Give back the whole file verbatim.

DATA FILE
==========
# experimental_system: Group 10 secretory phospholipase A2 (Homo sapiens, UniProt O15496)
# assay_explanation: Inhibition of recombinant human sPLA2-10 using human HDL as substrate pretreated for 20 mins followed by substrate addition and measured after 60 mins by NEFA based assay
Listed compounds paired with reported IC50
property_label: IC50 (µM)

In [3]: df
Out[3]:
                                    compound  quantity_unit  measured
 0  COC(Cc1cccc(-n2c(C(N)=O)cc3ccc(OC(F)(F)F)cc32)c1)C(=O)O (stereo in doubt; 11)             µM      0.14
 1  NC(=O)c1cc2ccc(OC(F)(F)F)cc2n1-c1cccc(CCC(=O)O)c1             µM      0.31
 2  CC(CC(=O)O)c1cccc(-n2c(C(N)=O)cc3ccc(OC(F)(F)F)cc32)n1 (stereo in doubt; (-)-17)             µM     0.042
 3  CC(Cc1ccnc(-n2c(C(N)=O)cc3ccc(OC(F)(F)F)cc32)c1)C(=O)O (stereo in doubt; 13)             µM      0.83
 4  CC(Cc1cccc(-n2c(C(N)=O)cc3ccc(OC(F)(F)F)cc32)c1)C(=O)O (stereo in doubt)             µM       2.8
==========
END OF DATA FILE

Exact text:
# experimental_system: Group 10 secretory phospholipase A2 (Homo sapiens, UniProt O15496)
# assay_explanation: Inhibition of recombinant human sPLA2-10 using human HDL as substrate pretreated for 20 mins followed by substrate addition and measured after 60 mins by NEFA based assay
Listed compounds paired with reported IC50
property_label: IC50 (µM)

In [3]: df
Out[3]:
                                    compound  quantity_unit  measured
 0  COC(Cc1cccc(-n2c(C(N)=O)cc3ccc(OC(F)(F)F)cc32)c1)C(=O)O (stereo in doubt; 11)             µM      0.14
 1  NC(=O)c1cc2ccc(OC(F)(F)F)cc2n1-c1cccc(CCC(=O)O)c1             µM      0.31
 2  CC(CC(=O)O)c1cccc(-n2c(C(N)=O)cc3ccc(OC(F)(F)F)cc32)n1 (stereo in doubt; (-)-17)             µM     0.042
 3  CC(Cc1ccnc(-n2c(C(N)=O)cc3ccc(OC(F)(F)F)cc32)c1)C(=O)O (stereo in doubt; 13)             µM      0.83
 4  CC(Cc1cccc(-n2c(C(N)=O)cc3ccc(OC(F)(F)F)cc32)c1)C(=O)O (stereo in doubt)             µM       2.8